Under post-recession rules set down by the Central Bank of Ireland first-time buyers are expected to have at least 10% of their property price. Those already on the property ladder will need to cough up a 20% deposit.


First-time property buyers may also avail of the Help-to-Buy (HTB) scheme, which runs until 31 December 2021, unless otherwise extended. This is an initiative that offers tax refunds of up to 5% or €20,000 on buying a newly built home.


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The Buying Process


Once you have mortgage approval secured, buying a property in Dublin, and elsewhere in Ireland, is relatively straightforward.


But it can be a lengthy process, and registering with an estate agent in the area you want to buy is helpful. You can find the best estate agent for your needs on our comprehensive agent finder here.


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In terms of costs, it’s important to ensure you’ve budgeted for a solicitor to manage the legal aspects of the sale too.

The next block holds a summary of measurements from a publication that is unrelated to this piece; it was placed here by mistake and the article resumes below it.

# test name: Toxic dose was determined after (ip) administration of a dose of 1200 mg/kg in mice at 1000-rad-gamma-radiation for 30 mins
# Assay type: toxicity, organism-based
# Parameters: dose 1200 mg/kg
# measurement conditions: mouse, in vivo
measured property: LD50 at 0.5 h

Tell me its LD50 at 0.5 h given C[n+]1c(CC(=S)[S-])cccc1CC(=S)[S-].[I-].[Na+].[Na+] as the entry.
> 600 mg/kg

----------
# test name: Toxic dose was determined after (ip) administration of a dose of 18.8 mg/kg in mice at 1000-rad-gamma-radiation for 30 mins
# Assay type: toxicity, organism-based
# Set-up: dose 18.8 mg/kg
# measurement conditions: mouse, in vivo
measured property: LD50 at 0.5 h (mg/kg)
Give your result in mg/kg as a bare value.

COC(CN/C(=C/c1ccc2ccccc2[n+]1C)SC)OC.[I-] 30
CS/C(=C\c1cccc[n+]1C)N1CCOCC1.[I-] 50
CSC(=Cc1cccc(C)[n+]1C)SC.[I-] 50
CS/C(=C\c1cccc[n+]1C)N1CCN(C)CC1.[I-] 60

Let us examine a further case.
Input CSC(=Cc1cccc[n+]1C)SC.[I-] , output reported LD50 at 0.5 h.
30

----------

In addition, all residential home-buyers have to pay stamp duty. This is calculated at 1% of the selling price of any property up to €1m, and 2% for pads priced above €1m. 


As Ireland’s capital, government and foreign investment funding continues to be injected through initiatives and projects that energize and enrich the quality of life and culture of the city.


As a result, it presents an attractive lifestyle for singles, families, retirees, and young professionals alike.


And truth be told, Dublin has weathered many storms from the 1980s recession to the property bubble collapse of the late 1990s, and now the COVID-19 crisis.


But it’s a resilient city that is fully committed to the idea that after hard times come the good times, and… if it’s one thing all Dubliners know, it’s how to have a good time!